OF-12-01 Geologic Map of the Antero Reservoir Quadrangle, Park and Chaffee Counties, Colorado

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Citation: Kirkham, Robert M., Karen J. Houck, Christopher J. Carroll, and Alyssa D. Heberton-Morimoto. “OF-12-01 Geologic Map of the Antero Reservoir Quadrangle, Park and Chaffee Counties, Colorado.” Geologic. Open File Reports. Golden, CO: Colorado Geological Survey, 2012.

Description

The purpose of the Antero Reservoir quadrangle map is to describe the geology, mineral and ground‐water resources, and geologic hazards of this 7.5‐minute quadrangle located in central Colorado. 69 pages. 2 plates (1:24,000). 16 figures. 1 table. Digital ZIP/PDF download. OF-12-01D

Excerpted from the Author’s Notes:

The Antero Reservoir 7.5-minute quadrangle lies in the southwestern part of South Park, a high-altitude intermontane valley in central Colorado. The map area covers approximately 57 mi2 in Park and Chaffee Counties. U.S. Highways 285 and 24 cross the quadrangle. Within the northeast section of the quadrangle, the Antero Reservoir is fed by the South Fork of the South Platte River. Rolling topography and closed depressions on terraces form karst topography derived from dissolution of evaporites in the Minturn Formation. This quadrangle includes the famous Saltworks Ranch, from which halite was produced by evaporation of water from a saline spring by the natives and then the settlers.

The oldest rocks in the Antero Reservoir quadrangle are Paleoproterozoic biotite gneiss and Mesoproterozoic or Paleoproterozoic granite porphyry that crop out on Kaufman Ridge. The lower and middle Paleozoic is represented by the Sawatch, Manitou, Harding, Fremont, Parting, Dyer, and Leadville formations, which were recognized and described in the Antero Reservoir quadrangle by Johnson (1934). Later the Dotsero Formation was recognized in the area by Myrow and others (2003). These limestone, dolomite, and sandstone formations were deposited in shallow tropical seas that periodically covered much of the western United States. They are separated by unconformities that developed when the seas retreated and exposed the rocks to erosion. Later, when mineral-rich fluids migrated through the area, these unconformities were preferred pathways where minerals were deposited. For this reason a number of prospect pits on Kaufman Ridge occur at formation boundaries.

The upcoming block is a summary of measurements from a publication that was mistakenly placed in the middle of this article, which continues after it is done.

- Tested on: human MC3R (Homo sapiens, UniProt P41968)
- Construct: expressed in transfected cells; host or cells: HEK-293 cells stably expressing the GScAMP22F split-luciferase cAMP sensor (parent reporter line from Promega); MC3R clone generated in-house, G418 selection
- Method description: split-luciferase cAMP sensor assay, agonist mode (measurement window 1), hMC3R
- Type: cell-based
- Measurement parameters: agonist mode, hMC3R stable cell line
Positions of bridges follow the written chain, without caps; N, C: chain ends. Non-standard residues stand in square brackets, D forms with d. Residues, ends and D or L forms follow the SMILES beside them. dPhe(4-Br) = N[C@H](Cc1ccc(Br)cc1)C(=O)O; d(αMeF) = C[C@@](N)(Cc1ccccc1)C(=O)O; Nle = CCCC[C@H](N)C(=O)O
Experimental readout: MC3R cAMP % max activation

There are no active permitted mines in the quadrangle. Schwochow (1981) reported four nonmetallic mining operations within the quadrangle, none of which are currently active or permitted. The reported operations included two sand and gravel mines near the southwest end of Antero Reservoir, a surface mine that produced crushed rock from the Wall Mountain Tuff, and the halite produced at the Saltworks Ranch.